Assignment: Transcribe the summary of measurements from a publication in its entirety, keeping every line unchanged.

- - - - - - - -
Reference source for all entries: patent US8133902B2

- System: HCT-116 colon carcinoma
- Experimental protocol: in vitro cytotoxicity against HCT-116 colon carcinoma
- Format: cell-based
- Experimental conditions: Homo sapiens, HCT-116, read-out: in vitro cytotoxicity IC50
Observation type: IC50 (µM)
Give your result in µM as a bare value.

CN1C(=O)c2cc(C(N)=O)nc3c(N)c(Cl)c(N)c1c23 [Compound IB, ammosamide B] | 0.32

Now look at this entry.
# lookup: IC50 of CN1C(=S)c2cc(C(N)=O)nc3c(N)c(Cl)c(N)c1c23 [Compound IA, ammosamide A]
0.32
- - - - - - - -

Reference source for all entries: patent US8133902B2

- System: HCT-116 colon carcinoma
- Experimental protocol: in vitro cytotoxicity against HCT-116 colon carcinoma
- Format: cell-based
- Experimental conditions: Homo sapiens, HCT-116, read-out: in vitro cytotoxicity IC50
Observation type: IC50 (µM)
Give your result in µM as a bare value.

CN1C(=O)c2cc(C(N)=O)nc3c(N)c(Cl)c(N)c1c23 [Compound IB, ammosamide B] | 0.32

Now look at this entry.
# lookup: IC50 of CN1C(=S)c2cc(C(N)=O)nc3c(N)c(Cl)c(N)c1c23 [Compound IA, ammosamide A]
0.32